Facilities should discard respirators:

  • Following use during aerosol generating procedures
  • Contaminated with blood, respiratory or nasal secretions, or other bodily fluids from patients
  • Following close contact with, or exit from, the care area of any patient co-infected with an infectious disease requiring contact precautions
  • That is obviously damaged or becomes hard to breathe through

Facemasks, Face Shields, and Eye Protection

Facemasks, face shields, and eye protection should be examined prior to use and discarded if visual inspection reveals concerns or damage. HCP should take care not to touch their face shield or eye protection, and immediately perform hand hygiene if they do. If removal is required, HCP should first leave the patient care area.


Contingency StrategiesCrisis Strategies
  • Remove facemasks for visitors in public areas
  • Restrict to use by HCP, rather than patients for source control
  • Implement extended use
  • Use beyond the manufacturer-designated shelf life, provided that visual inspection prior to use does not reveal concerns that prompt discarding
  • Implement limited reuse when feasible by folding the outer surface inward against itself and storing between uses in a clean sealable paper bag or breathable container
  • If no facemasks are available, use a face shield that covers the entire front (that extends to the chin or below) and sides of the face
  • Consider use of homemade masks as a last resort, ideally with a face shield that covers the entire front and sides of the face


Face Shields and Eye Protection

Contingency StrategiesCrisis Strategies
  • Shift supplies from disposable to reusable devices
  • Ensure appropriate cleaning and disinfection between users if goggles or reusable face shields are used
  • Implement extended use
  • Dedicate a disposable face shield to one HCP if it will be reprocessed
  • Use beyond the manufacturer-designated shelf life, provided that visual inspection prior to use does not reveal concerns that prompt discarding
  • Consider using safety glasses (e.g., trauma glasses) that have extensions to cover the side of the eyes


Perform reprocessing of face shields and eye protection according to recommended manufacturer instructions for cleaning and disinfection. If these are unavailable, such as for disposable face shields, consider the following procedure:

  • While wearing gloves, carefully wipe the inside, followed by the outside of the face shield or goggles using a clean cloth saturated with neutral detergent solution or cleaner wipe
  • Carefully wipe the outside of the face shield or goggles using a wipe or clean cloth saturated with EPA-registered hospital disinfectant solution
  • Wipe the outside of face shield or goggles with clean water or alcohol to remove residue
  • Fully dry (air dry or use clean absorbent towels)
  • Remove gloves and perform hand hygiene


Contingency StrategiesCrisis Strategies
  • Shift gown use towards cloth isolation gowns that can be safely laundered, and ensure routine inspection, maintenance, and replacement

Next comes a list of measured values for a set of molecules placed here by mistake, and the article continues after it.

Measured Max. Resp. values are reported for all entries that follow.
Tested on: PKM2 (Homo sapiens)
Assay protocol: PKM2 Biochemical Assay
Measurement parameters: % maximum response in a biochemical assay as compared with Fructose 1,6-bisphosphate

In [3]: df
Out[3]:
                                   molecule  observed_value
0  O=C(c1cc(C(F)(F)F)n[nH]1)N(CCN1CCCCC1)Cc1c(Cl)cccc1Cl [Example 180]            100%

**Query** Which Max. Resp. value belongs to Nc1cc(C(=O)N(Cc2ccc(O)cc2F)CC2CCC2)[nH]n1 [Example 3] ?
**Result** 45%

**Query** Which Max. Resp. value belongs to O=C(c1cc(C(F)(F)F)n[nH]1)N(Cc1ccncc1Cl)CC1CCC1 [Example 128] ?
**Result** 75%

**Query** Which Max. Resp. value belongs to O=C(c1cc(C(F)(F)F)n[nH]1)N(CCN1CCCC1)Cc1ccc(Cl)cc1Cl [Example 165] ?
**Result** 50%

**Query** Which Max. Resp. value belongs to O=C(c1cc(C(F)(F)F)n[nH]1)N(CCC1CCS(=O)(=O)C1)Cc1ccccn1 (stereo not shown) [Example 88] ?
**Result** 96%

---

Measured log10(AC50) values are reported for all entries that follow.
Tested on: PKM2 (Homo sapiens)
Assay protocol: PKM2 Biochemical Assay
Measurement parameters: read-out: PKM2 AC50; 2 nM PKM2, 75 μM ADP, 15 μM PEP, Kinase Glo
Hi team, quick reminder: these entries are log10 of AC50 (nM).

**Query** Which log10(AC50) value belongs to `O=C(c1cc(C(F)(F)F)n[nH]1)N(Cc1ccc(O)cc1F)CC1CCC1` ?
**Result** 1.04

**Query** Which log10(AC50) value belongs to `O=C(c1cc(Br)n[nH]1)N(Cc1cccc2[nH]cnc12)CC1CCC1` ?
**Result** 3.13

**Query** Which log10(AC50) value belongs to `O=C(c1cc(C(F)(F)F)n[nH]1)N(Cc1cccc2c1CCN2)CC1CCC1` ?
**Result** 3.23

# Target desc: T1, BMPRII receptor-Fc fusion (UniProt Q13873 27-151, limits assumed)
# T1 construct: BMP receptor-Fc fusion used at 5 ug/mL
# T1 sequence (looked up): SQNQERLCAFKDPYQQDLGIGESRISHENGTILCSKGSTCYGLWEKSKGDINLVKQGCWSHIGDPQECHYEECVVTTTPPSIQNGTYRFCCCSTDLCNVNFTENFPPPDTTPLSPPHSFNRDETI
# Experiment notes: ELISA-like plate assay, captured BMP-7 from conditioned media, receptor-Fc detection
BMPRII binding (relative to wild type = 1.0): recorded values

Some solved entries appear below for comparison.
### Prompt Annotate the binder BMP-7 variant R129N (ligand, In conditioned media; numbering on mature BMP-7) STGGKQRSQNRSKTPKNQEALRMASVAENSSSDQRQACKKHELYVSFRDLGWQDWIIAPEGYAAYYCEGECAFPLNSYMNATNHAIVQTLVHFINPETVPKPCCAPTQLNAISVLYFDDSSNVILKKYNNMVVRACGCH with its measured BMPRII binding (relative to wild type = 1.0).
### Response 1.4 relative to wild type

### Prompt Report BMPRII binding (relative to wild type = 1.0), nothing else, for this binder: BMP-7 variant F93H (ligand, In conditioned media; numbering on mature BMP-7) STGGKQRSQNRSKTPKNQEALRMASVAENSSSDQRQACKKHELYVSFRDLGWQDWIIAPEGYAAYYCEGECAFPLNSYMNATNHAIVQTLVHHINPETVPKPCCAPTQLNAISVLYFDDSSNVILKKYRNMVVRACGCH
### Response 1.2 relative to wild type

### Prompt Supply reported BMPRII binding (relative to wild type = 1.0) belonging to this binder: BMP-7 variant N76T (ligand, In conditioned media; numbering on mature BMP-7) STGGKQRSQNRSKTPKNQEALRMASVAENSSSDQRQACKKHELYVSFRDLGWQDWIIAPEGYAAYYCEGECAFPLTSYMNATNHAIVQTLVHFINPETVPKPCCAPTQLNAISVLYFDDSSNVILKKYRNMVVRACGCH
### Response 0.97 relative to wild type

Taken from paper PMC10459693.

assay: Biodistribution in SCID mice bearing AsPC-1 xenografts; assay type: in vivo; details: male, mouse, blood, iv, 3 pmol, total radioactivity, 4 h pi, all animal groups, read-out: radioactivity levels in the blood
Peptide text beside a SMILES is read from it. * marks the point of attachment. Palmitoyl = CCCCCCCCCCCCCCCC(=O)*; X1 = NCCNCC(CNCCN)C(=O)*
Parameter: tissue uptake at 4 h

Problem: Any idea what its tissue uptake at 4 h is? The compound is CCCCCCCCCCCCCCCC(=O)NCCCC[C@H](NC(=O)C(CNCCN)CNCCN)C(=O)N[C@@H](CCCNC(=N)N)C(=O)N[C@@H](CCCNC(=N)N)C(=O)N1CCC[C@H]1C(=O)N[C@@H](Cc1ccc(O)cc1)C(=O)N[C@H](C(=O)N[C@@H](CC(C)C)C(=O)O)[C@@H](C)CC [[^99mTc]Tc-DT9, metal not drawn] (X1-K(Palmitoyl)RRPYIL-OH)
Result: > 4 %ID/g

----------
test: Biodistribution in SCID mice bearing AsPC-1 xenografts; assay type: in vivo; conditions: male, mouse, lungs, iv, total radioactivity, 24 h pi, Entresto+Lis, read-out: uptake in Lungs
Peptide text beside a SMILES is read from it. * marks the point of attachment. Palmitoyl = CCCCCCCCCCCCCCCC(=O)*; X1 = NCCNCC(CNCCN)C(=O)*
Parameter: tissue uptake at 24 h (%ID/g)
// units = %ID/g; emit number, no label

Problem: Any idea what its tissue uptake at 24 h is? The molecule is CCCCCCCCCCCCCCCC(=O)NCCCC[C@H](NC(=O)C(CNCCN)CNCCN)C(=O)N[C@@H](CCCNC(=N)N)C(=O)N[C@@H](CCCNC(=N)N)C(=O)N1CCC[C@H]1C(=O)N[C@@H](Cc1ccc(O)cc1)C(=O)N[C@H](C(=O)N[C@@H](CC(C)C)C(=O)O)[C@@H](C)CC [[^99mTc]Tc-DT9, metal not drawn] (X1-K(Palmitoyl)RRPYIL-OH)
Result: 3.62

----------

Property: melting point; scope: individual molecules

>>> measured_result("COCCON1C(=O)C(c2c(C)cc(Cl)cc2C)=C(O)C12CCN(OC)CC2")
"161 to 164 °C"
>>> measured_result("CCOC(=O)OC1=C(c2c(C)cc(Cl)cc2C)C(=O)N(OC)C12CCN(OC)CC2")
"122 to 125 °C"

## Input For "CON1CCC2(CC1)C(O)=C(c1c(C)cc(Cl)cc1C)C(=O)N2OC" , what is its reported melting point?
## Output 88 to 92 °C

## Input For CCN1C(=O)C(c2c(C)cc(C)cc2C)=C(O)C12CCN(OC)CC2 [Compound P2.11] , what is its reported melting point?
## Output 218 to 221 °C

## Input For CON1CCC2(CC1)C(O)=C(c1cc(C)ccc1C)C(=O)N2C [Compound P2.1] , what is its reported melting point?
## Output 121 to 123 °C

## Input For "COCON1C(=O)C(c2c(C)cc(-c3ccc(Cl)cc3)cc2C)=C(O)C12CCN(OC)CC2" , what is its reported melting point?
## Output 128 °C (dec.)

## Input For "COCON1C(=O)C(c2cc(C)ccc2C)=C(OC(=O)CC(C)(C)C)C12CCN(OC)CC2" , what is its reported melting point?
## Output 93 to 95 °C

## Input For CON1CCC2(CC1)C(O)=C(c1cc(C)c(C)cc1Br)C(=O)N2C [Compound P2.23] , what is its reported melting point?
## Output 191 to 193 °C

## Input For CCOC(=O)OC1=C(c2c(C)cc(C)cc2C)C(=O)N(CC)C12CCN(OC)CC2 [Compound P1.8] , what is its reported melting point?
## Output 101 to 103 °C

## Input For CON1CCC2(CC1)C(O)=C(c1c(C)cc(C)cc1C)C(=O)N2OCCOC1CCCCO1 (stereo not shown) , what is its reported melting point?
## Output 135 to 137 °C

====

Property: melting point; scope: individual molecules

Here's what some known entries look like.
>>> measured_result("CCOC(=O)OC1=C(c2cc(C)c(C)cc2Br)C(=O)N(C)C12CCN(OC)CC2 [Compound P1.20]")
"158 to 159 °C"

• Consider the use of coveralls, and provide HCP with proper training and practice prior to their use in patient care
  • Use expired gowns beyond the manufacturer-designated shelf life for training
  • Use gowns or coveralls conforming to international standards


  • Extended use of isolation gowns, worn by the same HCP when interacting with cohorted patients if there are no additional co-infectious diagnoses transmittable by contact among patients
  • Reuse cloth isolation gowns to minimize exposures to HCP, but not necessarily to prevent transmission between patients
  • Consider suspending use of gowns for endemic multidrug resistant organisms (e.g., MRSA, VRE, ESBL-producing organisms)
  • When no gowns are available, consider using certain gown alternatives, which have not been evaluated as effective, as a last resort (e.g., disposable laboratory coats, washable patient gowns, washable laboratory coats, or disposable aprons). Combinations are optimal:
    • Long sleeve aprons with long sleeve patient gowns or laboratory coats
    • Open back gowns with long sleeve patient gowns or laboratory coats
    • Sleeve covers in combination with aprons and long sleeve patient gowns or laboratory coats


For a complete list of strategies, please refer to CDC guidance for PPE opti​mization strategies.

Facilities currently facing a shortage of respirators, N95 or other supplies, should contact their Medical Health Operational Area Coordinator (MHOAC) and the MHOAC Program Manual (PDF).  

For questions about infection prevention and control of COVID-19, please contact the CDPH Healthcare-Associated Infections Program via email at or

Please remember to immediately report suspected and confirmed cases of COVID-19 to your local public health department (PDF) and your district office.



Original signed by Heidi W. Steinecker

Heidi W. Steinecker
Deputy Director